Changes are coming to Louisiana’s concealed carry laws with the signing of HB 334 by Gov. John Bel Edwards on Friday. The legislation, sponsored by former police officer Rep. Bryan Fontenot, tweaks the state law regarding concealed carry in churches and houses of worship, and passed the state legislature a few days ago with a veto-proof majority.
Currently in Louisana, concealed carry holders can only carry in a religious setting after the approval of the pastor, and after the congregation has been informed. Additionally, those concealed carry holders who carry in a church, mosque, or synagogue must obtain eight additional hours of training at the request of the “entity which has authority over the religious organization.” With the signing of HB 334, the additional training mandates will disappear, along with the requirement that congregants are informed of those who are carrying concealed.
Fontenot says those in charge of houses of worship can still choose to ban the carrying of concealed firearms on their property if they want, though at least one state representative disagrees with Fontenot’s assessment. Rep. Joe Marino argues that with the repeal of the current statute, pastors, rabbis, and other religious leaders no longer have the ability to set firearms policies for their buildings.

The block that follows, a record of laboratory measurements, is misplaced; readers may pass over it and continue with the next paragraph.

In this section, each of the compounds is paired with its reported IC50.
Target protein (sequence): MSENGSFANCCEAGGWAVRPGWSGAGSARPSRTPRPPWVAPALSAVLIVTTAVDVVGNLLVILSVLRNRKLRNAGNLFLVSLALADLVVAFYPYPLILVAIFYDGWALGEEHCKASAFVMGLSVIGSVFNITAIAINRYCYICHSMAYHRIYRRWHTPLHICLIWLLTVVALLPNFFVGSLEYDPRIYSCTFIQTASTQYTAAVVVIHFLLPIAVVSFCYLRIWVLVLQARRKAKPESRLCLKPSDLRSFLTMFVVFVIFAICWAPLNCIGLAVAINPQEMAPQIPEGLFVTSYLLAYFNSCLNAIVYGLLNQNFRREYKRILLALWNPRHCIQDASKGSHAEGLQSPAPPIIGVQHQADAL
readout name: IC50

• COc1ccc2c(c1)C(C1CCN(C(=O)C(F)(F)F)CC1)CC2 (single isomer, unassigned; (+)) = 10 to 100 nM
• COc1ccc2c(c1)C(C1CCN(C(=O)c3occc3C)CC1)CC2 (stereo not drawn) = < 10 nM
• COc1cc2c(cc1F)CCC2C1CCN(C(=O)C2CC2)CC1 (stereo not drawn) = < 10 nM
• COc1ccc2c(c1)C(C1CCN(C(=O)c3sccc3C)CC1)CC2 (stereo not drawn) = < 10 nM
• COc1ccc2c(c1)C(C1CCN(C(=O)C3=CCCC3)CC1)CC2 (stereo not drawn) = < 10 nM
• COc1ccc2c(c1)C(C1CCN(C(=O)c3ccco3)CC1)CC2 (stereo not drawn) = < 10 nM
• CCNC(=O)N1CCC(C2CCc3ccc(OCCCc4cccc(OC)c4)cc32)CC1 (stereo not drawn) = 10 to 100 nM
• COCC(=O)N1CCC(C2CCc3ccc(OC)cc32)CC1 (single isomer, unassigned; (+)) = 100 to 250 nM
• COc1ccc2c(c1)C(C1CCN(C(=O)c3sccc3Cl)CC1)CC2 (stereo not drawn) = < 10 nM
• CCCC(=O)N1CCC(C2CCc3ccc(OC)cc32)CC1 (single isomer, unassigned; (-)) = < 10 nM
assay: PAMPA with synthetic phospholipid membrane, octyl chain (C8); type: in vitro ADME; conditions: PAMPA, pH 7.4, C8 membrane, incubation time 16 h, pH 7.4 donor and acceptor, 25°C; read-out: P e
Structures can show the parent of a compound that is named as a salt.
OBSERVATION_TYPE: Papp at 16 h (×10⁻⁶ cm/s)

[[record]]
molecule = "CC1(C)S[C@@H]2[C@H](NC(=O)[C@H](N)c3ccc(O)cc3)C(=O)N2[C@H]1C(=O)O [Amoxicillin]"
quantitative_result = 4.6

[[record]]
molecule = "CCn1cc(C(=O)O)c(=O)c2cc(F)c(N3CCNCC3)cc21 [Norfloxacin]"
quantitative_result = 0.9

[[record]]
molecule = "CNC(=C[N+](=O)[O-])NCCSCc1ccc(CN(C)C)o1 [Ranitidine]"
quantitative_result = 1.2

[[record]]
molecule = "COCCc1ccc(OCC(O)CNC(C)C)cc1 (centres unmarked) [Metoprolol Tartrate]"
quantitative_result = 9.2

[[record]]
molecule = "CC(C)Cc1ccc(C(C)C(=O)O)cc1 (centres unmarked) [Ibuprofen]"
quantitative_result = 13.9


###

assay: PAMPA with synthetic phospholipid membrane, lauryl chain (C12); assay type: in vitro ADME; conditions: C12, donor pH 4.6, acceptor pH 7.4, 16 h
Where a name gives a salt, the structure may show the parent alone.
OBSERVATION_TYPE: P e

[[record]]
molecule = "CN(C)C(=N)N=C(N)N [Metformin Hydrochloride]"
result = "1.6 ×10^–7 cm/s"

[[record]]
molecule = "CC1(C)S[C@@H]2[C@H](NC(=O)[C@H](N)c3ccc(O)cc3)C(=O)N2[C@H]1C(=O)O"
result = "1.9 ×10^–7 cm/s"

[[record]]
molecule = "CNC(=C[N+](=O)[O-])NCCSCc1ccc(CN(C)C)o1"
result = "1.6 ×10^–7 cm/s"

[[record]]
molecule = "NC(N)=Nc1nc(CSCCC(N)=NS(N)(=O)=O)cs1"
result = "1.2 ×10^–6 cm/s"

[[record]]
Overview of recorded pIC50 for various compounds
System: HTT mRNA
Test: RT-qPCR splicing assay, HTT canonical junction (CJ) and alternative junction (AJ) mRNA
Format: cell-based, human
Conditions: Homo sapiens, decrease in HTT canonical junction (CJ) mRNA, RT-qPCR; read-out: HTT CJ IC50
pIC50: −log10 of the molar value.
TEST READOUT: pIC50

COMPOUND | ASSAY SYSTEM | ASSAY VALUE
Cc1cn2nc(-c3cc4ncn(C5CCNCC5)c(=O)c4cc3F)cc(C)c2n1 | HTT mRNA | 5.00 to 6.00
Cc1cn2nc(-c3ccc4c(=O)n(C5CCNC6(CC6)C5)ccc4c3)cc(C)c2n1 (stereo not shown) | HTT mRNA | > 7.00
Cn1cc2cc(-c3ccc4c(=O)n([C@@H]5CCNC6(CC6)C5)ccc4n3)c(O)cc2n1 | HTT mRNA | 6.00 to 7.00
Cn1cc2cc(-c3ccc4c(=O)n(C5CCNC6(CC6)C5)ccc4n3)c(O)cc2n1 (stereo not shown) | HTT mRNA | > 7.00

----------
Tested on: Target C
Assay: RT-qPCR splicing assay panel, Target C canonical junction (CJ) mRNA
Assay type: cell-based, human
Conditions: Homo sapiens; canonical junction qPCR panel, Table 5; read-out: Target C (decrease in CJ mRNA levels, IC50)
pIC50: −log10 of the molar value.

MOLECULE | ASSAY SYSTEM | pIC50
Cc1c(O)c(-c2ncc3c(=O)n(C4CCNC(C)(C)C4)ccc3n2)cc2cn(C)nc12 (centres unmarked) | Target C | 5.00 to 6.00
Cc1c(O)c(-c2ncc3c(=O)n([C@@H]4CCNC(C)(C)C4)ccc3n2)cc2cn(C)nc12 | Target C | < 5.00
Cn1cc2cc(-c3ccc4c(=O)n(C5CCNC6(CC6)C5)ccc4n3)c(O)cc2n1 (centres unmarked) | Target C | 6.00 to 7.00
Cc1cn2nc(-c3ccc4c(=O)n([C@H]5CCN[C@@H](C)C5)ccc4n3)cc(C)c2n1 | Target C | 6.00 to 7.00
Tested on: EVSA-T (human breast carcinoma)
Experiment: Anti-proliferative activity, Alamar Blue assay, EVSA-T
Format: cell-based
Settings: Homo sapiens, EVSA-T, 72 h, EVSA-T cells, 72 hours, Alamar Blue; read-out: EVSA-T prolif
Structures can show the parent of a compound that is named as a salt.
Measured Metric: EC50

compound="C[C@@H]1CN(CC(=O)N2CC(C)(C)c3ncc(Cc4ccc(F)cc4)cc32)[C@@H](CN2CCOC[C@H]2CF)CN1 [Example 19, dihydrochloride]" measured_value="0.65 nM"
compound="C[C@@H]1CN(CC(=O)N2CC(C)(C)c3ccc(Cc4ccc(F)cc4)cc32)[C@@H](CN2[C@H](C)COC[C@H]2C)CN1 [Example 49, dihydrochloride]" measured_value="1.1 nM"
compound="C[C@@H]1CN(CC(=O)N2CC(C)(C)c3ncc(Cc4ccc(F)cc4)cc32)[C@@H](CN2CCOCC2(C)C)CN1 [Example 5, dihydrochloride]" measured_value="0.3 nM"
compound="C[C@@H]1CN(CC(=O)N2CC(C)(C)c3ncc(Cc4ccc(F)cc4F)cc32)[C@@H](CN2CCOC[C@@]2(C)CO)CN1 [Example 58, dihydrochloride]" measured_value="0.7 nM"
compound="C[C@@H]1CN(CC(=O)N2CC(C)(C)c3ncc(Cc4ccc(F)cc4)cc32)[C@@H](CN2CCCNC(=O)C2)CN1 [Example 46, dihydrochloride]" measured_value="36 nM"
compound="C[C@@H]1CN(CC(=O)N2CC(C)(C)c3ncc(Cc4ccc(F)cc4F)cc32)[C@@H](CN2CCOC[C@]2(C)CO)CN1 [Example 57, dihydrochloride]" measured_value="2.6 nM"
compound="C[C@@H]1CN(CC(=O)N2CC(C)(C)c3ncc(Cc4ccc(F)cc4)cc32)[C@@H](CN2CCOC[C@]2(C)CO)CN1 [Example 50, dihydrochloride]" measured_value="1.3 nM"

Two other pieces of pro-Second Amendment legislation are still on Gov. Edwards’ desk, and will soon become law as well unless the governor officially vetoes the measures.
House Bill 140 by Rep. Blake Miguez, would strengthen the state’s firearms preemption laws by limiting local governments to restricting the carrying of firearms only in those institutions listed in state statute like schools, courthouses, and airports. The measure would mean that dozens of local ordinances banning the carrying firearms in certain settings would be unenforceable.
House Bill 781, also sponsored by Rep. Miguez, takes aim at localities that seek to ban the sale of firearms and ammunition during states of emergency, and makes it explicitly clear that these local governments don’t have the authority to suspend the Second Amendment with the declaration of an emergency.
All three bills passed out of the state legislature with veto-proof majorities, but so far the only bill that Gov. Edwards has signed is HB 334, the church carry bill. Under Louisiana law, however, any bill passed by the legislature that is not vetoed by the governor automatically becomes law. It’s unclear at the moment if Edwards will sign HB 140 and HB 781, let them become law without his signature, or if he’ll veto the bills, setting up the prospect of a veto override fight in the legislature in the coming weeks.
I suspect the governor isn’t going to pick a fight he can’t win on the gun legislation and will at least allow the bills to become law, even if he doesn’t officially sign the two pieces of legislation. Still, if you’re a gun owner in Louisiana now would be a great time to contact the governor’s office and urge him to support both HB 140 and HB 781, as well as to thank Edwards for signing HB 334 into law.